“We’re allowing them to still do work, but it has to consist of cleaning up,” Short said. “They’re only allowed to stabilize any previous ground disturbance.”

According to both Short and Perkins, Squaw Valley violated original conditions of the Funitel construction plans by blasting chunks of the mountain not cleared for removal, by bulldozing sediment over the edge of the mountain and into Squaw Creek and by cutting down trees they weren’t supposed to.

“At the end of summer, Squaw Valley saw they had about 8,000 yards of material near tower four that wasn’t on the plan to be removed. They overlooked it,” Perkins said. “They began blasting and the county issued a stop work permit.”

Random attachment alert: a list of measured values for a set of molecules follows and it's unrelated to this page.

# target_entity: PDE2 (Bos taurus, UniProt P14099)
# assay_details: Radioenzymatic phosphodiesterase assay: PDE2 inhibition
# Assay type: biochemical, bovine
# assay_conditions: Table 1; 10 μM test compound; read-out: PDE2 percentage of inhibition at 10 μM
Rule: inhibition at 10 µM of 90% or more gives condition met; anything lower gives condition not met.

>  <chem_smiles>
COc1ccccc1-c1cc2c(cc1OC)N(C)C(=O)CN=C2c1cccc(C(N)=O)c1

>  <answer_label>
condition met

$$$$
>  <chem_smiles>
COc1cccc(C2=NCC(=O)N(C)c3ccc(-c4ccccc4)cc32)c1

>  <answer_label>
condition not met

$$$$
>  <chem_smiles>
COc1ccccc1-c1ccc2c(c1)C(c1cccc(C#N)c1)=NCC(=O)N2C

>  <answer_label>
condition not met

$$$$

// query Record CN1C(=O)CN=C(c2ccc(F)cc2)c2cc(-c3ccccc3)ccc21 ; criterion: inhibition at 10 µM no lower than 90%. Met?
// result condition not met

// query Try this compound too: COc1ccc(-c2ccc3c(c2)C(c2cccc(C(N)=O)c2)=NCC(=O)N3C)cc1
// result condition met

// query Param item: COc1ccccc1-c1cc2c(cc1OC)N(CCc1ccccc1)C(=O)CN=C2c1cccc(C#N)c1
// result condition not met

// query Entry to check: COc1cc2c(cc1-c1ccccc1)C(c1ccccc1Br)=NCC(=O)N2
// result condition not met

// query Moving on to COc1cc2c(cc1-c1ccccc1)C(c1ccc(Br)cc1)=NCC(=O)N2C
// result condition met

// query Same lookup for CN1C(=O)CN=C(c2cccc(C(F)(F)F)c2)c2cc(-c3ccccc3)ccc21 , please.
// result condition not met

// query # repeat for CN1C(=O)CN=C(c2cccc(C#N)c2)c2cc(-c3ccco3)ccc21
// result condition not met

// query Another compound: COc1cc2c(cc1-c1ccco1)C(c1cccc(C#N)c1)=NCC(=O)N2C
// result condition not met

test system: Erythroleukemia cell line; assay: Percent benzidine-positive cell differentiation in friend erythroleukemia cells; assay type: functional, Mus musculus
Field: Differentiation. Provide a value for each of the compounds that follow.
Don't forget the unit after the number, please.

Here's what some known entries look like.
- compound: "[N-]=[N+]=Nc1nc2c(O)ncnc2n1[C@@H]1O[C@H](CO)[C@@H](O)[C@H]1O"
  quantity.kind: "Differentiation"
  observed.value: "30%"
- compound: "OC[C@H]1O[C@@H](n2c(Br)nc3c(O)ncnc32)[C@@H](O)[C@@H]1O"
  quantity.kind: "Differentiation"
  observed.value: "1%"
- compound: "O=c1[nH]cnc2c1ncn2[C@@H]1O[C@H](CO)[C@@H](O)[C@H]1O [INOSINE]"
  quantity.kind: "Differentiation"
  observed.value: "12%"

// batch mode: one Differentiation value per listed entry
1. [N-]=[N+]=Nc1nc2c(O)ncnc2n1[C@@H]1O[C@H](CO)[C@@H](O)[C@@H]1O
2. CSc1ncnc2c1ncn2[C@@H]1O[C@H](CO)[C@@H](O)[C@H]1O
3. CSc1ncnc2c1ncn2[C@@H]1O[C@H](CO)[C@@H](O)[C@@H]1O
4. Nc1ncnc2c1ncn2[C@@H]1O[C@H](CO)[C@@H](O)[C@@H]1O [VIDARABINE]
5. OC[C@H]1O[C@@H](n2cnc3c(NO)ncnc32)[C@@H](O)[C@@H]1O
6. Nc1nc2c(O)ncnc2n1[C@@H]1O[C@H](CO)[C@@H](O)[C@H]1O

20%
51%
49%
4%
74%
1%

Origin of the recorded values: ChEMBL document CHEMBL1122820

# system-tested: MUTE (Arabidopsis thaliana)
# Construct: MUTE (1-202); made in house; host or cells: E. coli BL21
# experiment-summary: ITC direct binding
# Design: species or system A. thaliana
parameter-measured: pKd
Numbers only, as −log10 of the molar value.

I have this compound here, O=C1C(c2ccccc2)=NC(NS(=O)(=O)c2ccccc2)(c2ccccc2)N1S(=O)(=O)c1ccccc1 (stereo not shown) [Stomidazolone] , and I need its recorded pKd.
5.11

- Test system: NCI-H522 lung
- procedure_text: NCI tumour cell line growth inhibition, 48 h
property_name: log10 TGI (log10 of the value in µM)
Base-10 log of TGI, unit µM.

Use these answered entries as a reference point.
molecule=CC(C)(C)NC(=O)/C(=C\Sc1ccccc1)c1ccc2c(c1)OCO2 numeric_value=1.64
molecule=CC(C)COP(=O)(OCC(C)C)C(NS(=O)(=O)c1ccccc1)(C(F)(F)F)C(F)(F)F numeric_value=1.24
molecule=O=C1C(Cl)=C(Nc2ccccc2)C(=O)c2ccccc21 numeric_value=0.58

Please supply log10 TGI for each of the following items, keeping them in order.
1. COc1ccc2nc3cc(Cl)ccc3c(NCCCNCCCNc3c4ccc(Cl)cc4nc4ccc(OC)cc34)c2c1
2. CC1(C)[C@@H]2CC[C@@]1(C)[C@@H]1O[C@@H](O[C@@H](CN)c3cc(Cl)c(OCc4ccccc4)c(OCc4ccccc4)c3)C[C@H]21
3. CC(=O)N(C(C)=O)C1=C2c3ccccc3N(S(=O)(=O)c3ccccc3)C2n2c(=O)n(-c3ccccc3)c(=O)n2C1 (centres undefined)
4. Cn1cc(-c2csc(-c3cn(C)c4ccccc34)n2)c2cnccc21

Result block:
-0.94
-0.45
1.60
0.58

Perkins, however, said Squaw Valley went through the proper repermit process at that time and the county reissued the permit.

But, according to Perkins and Short, more violations followed. Following the blasting of part of the mountain, Squaw Valley was allowed to toss large chunks of sediment over the edge, but the fine, smaller sediment was supposed to be hauled away.

“We had problems with them disposing of soil from the excavating site,” Short said. “They were pushing soil into Squaw Creek and actually causing a water problem. It’s an important habitat and can effect aquatic life. It’s also not aesthetically pleasing to have a big plume of dirty water in the Truckee.”

Perkins agreed.

“Once they (Squaw Valley) blasted the material, they weren’t supposed to bulldoze it off the side. They were supposed to haul it off,” he said.